Wireless networking (Wi-Fi) stands beside the cochlear implant, the electronic pacemaker and cask wine as one of the greatest gifts Australia has given the world. But it's not always a pain-free experience. If you're having problems with your Wi-Fi network, the fix might be as simple as moving your Wi-Fi router to a better location in your house. However, if your house is large, multi-storey or has too many Wi-Fi dampeners and blockers, you may need another solution.
Before you can find the best place to put your Wi-Fi router, consider the impact your household might be having on your signal. Wi-Fi passes through solid objects with varying degrees of success. Some decrease the signal; others stop it dead.
- Walls and floors can block or impact Wi-Fi signals – metal, brick and concrete block more than wood or gyprock do.
- Appliances such as TVs, audio-visual equipment, microwave ovens and fridges block Wi-Fi. If you have your router hidden behind your TV, move it to a more open location.
- The metal in mirrors can block your signal or cause interference by reflecting your router's signal if they're close by.
- Bodies of water, such as fish tanks and water tanks can block your Wi-Fi signal if they are in the line-of-sight between your router and your connection.
- Radio-producing electronic devices can cause interference. This may only be an issue if you have your router sitting among a large number of devices, such as in a TV cabinet next to a wireless phone base station, gaming console, set-top box, wireless audio equipment, and anything that uses Bluetooth.
The best location for your Wi-Fi router depends partly on what type of device it is.
The stand-alone router is the most common. This is a single Wi-Fi device with one or more antennas. Stand-alone wireless routers work fine for some households, especially smaller homes. However, with just a single point of emission, your signal can be more easily blocked by walls and appliances, or interfered with by other devices.
A modem/router is a router that also includes the modem that connects you to the internet. Like the stand-alone router, this is a single point of emission.
A Wi-Fi extender (also called a repeater) relays your stand-alone wireless router's signal further. It acts as a go-between for your router and your phone, tablet, laptop, and other network end-user devices. Using an extender, you can relay your Wi-Fi signal around blocking objects and boost the signal's range. However, most extenders act like a separate Wi-Fi network with a new name and password. In rooms where your main Wi-Fi is spotty and your extender's is better, you'll need to manually switch from one to the other to your user device. Extenders usually only connect directly to your main router, so things can get complicated if you need more range than one can give you.
A mesh network is a better option for larger houses. It includes a router and one or more satellite devices that work as network extenders. However, all mesh devices use the same network name and password, so you don't need to manually switch as you move around your house. Each mesh device connects to every other one in range, rather than just the main router. This makes it much easier to set up, as you only need to put each new unit within range of another mesh device and not worry about where the main one is. Mesh networks are the more expensive option, so make sure you can't fix your problems with better positioning before you replace the router you have.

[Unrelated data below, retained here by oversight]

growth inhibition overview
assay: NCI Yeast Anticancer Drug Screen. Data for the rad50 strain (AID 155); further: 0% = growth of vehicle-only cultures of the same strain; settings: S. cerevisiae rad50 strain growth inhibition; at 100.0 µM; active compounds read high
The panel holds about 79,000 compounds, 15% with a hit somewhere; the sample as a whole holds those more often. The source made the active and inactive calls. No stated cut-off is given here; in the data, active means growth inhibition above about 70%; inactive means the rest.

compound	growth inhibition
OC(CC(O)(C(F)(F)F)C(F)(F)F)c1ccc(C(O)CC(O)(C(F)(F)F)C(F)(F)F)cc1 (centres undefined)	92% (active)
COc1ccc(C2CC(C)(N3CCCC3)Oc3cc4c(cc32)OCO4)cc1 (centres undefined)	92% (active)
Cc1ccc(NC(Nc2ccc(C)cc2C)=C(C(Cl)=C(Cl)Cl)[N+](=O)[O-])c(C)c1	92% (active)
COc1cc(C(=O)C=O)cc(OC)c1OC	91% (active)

Tips for all Wi-Fi hardware
- In the open: Avoid placing behind blockers and dampeners.
- Line of sight: Check if there are any blockers or dampeners between your Wi-Fi device and where you need signal. Even if they're away from the router, they can still get in the way.
- Elevate your router two metres from the ground, ideally. The higher it is, the less your signal can be blocked by furniture and other devices or appliances.
Stand-alone routers and modem/routers
- Place centrally in your home or close to the main area where you use Wi-Fi.
- Extender cable: If your standalone wireless router plugs into a separate modem, you can use an ethernet cable to position it further away.
- Modem/router woes: If your router is built into your modem, this is called a modem/router. Placement options for modem/routers may be more limited, as the modem function of the device needs to be plugged directly into an internet outlet, such as a wall phone socket, cable internet socket or NBN box. If your internet outlet is in a bad position, it's worth researching your particular broadband technology. Sometimes you can get longer cables to move it further from the internet outlet.
- Find where your Wi-Fi signal begins to weaken and place your extender there. You may know its range from experience or you can download an app to your smartphone to test it.
- It may not be possible to elevate your extender two metres from the ground; some plug directly into a power socket with no cable required.
- While it is possible to daisy-chain extenders – connecting them together in a line back to your router – it can be difficult to set up and a hassle to live with. If you're planning this, a mesh network would be more efficient.
- Between floors: If you live in a multi-storey house, you may get best results if your router is near the bottom of the stairs and your extender at the top.
- Plan ahead: Think about your home's layout and where you use Wi-Fi the most.
- Arrange your mesh devices in an even spread throughout the house, taking any signal blockers into account and aim to have a unit close to each room where connectivity is most important. You'll need to plug the main unit directly into an internet outlet, modem or NBN box.
- Between floors: If you live in a multi-storey house, you may need to put one mesh device near the bottom of your stairs and one at the top.
Stock images: Getty, unless otherwise stated.